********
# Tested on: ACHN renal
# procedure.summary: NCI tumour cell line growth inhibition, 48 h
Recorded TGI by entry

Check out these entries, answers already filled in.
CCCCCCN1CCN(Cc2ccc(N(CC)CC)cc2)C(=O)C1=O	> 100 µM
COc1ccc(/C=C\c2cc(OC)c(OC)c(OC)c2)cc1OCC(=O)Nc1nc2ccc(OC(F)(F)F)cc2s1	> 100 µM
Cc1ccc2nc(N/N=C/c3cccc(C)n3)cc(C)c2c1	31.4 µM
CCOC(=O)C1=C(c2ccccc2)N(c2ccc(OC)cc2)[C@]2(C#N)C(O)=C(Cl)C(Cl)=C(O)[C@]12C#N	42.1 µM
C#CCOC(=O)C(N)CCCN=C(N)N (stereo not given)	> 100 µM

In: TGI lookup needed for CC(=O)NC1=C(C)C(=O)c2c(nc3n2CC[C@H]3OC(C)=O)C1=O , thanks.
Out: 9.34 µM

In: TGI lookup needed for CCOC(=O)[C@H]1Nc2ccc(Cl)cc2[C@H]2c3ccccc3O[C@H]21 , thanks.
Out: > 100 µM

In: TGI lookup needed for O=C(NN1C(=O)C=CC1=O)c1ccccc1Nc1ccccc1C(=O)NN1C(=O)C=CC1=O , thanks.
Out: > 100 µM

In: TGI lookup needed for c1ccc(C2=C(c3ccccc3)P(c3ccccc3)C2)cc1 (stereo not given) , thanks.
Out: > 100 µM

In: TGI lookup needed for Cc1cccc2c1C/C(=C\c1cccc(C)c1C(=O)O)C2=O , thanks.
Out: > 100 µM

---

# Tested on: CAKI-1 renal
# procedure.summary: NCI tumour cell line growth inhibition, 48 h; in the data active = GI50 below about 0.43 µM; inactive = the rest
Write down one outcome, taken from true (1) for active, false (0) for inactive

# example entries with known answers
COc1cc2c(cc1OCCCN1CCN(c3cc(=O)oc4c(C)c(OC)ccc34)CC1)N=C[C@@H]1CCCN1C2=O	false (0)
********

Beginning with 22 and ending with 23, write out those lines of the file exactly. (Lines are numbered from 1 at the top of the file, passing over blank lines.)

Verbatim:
# procedure.summary: NCI tumour cell line growth inhibition, 48 h; in the data active = GI50 below about 0.43 µM; inactive = the rest
Write down one outcome, taken from true (1) for active, false (0) for inactive